To harvest, bend the plants over and place a paper bag under the flower heads. Gently and quickly shake the plant to release the seed. If the seeds are ready, they should fall into the bag.
Collect your fill, roll up the bag at the opening to close it, and place it in a well-aerated and dry place on its side with the seeds spread out.
Allow them to sit and dry for about a week before placing them in a sealed bag or airtight container in the fridge. I recommend keeping the seeds in the refrigerator until you’re ready to sow them.
There are a few ways you can sow your seeds, which we’ll go over in a moment.
In all cases, sow seeds just under the soil about 1/4 inch deep, as they are quite small. (The general rule of thumb with all seeds is to plant them at a depth that’s two to three times the width of the seed).
Keep the soil evenly moist until the seeds germinate. This should take about 10 to 40 days at 60°F.
If you’re starting your seeds outside where temperatures tend to fluctuate, germination may be more sporadic or slow.
Seed sowing options include:
1. Planting in a Cold Frame in Early to Mid-Spring
When plants have two sets of true leaves, carefully pick out the seedlings and put them in individual four-inch pots or in their permanent position.
They can be planted in their permanent position if you can keep the soil consistently moist.
However, I find they establish better if I wait until they’ve had a bit of time to grow strong roots and a wet season is about to begin.
For me, in Southern Ontario, this is in late August in preparation for fall rains.
2. Planting Directly in the Ground
Prepare a weed-free area for either a nursery bed or permanent planting. Sow seeds 1 inch apart after the last frost.
Once seedlings have grown at least two sets of true leaves, thin them to 18-24 inches apart, or transplant them as desired to their permanent location.
3. Planting in Flats in a Warm Indoor Location
This includes planting your seeds in flats in a heated greenhouse, or placing your seed starting trays in a sunny window eight to 10 weeks before the last frost in your area.
Sow about three seeds per cell in a lightweight, sterilized seed-starting mix.
Choose the strongest plant to keep and thin them to one per cell after their first true leaves have formed.
Transplant to four-inch pots when the seedlings have two sets of true leaves, or into their permanent location as described in the cold frame directions above.
Whatever method of sowing you choose, keep the planting area weed-free and well-watered as they become established in their first season.
From Stem Cuttings
Growing from cuttings is a great choice if you have only a few large plants and want to propagate a specific variety.
Take cuttings from the tips of new growth in the spring. Cuttings should be about six inches long and the cut should be made just below a leaf node.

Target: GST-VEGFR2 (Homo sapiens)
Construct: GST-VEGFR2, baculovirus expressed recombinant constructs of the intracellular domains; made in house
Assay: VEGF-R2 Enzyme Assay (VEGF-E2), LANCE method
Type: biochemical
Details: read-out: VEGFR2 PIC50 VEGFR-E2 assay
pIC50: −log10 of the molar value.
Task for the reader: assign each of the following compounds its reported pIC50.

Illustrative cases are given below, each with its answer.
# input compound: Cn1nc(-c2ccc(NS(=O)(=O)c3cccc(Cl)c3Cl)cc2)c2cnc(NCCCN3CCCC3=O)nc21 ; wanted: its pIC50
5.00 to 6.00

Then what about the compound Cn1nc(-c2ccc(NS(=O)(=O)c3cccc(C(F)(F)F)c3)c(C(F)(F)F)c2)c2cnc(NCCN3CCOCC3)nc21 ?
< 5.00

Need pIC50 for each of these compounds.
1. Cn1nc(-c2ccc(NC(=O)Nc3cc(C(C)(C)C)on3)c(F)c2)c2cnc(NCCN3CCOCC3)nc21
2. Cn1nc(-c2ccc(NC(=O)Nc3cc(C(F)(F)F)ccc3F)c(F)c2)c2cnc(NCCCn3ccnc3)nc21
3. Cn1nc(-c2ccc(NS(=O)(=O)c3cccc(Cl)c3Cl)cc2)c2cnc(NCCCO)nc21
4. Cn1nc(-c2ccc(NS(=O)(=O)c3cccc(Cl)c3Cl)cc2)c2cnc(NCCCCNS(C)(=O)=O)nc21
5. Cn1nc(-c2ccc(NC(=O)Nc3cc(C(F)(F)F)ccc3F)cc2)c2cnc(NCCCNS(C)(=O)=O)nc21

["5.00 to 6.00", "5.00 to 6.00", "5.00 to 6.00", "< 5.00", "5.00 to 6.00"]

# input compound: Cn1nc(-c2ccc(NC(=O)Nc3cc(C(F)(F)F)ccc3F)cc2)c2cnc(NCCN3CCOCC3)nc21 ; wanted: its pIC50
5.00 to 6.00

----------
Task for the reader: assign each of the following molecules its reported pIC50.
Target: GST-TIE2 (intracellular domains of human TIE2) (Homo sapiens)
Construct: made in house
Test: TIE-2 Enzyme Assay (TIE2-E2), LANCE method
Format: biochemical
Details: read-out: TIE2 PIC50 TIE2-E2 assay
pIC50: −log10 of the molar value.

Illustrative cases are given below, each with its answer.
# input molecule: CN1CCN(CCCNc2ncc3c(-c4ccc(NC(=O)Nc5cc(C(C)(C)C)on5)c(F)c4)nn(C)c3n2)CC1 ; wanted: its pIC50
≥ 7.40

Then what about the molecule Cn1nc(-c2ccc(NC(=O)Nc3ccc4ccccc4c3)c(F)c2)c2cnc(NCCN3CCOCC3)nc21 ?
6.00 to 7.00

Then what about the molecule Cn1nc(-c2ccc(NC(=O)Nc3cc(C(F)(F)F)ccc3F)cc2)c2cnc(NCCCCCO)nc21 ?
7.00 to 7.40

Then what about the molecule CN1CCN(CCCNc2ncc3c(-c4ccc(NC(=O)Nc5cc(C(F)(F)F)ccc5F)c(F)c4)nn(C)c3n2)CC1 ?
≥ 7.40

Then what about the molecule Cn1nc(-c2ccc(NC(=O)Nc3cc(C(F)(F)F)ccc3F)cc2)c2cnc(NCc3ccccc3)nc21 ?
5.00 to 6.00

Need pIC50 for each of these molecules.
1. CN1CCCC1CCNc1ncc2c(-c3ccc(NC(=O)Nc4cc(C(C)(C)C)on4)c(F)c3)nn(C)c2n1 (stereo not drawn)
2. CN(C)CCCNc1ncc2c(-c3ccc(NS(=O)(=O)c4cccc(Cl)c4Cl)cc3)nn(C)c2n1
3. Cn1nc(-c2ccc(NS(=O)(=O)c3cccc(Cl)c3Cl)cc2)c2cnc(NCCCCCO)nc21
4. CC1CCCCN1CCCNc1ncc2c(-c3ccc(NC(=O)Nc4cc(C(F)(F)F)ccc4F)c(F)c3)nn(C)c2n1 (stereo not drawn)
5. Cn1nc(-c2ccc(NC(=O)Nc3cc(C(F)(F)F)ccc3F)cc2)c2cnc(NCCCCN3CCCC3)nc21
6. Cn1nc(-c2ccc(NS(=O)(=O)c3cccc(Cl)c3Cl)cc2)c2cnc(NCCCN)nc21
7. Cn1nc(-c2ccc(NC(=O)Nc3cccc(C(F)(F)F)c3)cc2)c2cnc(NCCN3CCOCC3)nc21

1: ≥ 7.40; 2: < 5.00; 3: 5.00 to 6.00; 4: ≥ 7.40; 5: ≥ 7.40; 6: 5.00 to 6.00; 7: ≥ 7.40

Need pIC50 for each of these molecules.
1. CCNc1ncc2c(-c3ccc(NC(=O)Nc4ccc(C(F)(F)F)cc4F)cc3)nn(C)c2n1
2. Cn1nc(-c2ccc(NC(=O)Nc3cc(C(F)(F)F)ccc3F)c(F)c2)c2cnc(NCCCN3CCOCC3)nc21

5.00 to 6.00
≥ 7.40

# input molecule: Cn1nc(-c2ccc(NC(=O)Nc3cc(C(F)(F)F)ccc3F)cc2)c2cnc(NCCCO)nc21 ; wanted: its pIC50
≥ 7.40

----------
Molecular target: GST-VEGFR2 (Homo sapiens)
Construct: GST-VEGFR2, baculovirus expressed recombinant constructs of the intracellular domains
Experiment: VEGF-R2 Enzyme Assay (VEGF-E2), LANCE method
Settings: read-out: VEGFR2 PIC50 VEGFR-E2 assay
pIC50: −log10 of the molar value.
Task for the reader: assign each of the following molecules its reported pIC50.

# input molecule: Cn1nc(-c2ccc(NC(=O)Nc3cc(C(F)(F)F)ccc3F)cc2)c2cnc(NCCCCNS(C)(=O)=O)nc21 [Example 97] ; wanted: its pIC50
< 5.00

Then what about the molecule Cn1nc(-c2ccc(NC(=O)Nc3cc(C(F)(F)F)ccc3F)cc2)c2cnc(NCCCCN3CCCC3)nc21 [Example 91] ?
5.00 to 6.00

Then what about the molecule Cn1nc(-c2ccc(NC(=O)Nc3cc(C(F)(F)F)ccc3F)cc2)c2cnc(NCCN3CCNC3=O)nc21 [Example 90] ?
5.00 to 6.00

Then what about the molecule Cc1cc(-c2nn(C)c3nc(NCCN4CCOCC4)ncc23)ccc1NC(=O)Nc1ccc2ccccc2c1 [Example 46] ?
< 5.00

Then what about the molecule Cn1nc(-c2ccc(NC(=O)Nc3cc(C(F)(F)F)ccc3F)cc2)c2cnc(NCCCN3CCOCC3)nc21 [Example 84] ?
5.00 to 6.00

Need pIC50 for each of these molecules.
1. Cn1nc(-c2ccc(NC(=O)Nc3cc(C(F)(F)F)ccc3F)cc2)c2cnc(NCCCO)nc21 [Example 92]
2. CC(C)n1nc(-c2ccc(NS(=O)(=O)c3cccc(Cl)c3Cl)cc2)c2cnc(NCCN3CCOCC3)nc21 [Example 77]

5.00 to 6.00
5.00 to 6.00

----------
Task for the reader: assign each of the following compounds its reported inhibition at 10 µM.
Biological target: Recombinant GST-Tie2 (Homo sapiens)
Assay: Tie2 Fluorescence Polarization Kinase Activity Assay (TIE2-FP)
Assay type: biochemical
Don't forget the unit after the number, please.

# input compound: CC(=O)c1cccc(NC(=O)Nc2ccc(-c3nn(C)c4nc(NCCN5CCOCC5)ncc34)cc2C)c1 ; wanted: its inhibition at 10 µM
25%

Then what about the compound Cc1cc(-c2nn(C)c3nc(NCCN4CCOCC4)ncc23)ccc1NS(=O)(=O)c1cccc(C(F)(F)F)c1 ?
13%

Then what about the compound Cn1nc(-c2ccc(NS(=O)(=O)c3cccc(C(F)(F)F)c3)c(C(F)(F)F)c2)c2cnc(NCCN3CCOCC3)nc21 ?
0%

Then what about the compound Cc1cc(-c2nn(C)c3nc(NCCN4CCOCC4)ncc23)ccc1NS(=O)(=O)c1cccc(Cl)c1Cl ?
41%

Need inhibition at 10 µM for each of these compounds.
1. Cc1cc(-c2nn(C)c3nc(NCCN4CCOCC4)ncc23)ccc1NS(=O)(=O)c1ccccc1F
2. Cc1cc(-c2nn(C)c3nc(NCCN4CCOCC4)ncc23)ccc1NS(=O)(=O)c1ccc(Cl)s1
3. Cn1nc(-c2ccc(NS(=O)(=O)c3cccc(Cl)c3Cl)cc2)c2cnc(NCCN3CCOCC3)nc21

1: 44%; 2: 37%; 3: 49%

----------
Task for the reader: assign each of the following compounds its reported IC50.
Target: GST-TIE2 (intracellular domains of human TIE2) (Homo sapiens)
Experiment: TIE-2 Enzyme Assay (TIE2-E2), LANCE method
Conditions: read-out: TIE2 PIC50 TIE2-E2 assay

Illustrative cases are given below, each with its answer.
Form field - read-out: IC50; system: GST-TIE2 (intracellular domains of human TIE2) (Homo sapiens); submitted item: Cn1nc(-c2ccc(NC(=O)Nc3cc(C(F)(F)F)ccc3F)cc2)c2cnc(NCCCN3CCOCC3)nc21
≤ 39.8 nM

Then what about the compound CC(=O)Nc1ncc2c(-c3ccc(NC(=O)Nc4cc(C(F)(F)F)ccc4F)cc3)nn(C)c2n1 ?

Remove the bottom set of leaves and dip the cut end in rooting hormone about two inches up the stem.
Nutri-Root Plus Rotting Gel
I like to use Nutri-Root Plus Rooting Gel, available from Growershouse.
Submerge the cuttings two inches deep in four-inch pots filled with vermiculite or potting mix.
I recommend placing pots in a bottom watering tray under a humidity dome or with a clear plastic bag suspended above the cuttings.
You can do this by taping pencils or dulled sticks to the corners on the outside of the tray, for example.
Keep an eye on the cuttings to check for root growth coming out the bottom of the pots, which should happen in two to four weeks.
I like to water all of my cuttings every few times with regular 3 percent hydrogen peroxide available at most pharmacies and department stores instead of water.
This prevents them from rotting, resulting in higher success rates.
Once they are rooted, remove the bags and place them in a sunny window or greenhouse until you plant them in their permanent position.
New Bee Balm Beginnings
Although bee balm may be easy to propagate, that doesn’t make doing so any less rewarding.
Just make sure to place your plants where you don’t mind them spreading out when you transplant, and don’t put them near any smaller plants that will be taken over easily.
Bee balm has a tendency to expand outward via its underground rhizomes.
Armed with these methods and tips, go ahead and spread the Monarda love around in whatever way works best for you: through cuttings or divisions to keep the same characteristics as the parent plant, or via seeds to see what you get.
You never know, if you have some interesting varieties growing in your garden, one of the resulting plants could be the next big show-stopping cultivar!
Have you tried propagating bee balm in your garden? Let us know in the comments below, and feel free to share a picture!
Ready to learn more about propagating other flowering plants? Add these guides to your reading list next:
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About Trent Rhode
While studying journalism in college in 2003, Trent Rhode stumbled upon the world of gardening while working on an assignment. He has been captivated by walnut trees, kiwi vines, daylilies, and the ecology of gardens and farms ever since. When he’s not on the land, Trent loves sharing his passion for gardening through his writing, with a particular interest in providing tips and tricks for working in harmony with natural processes to allow nature to do some of the heavy lifting.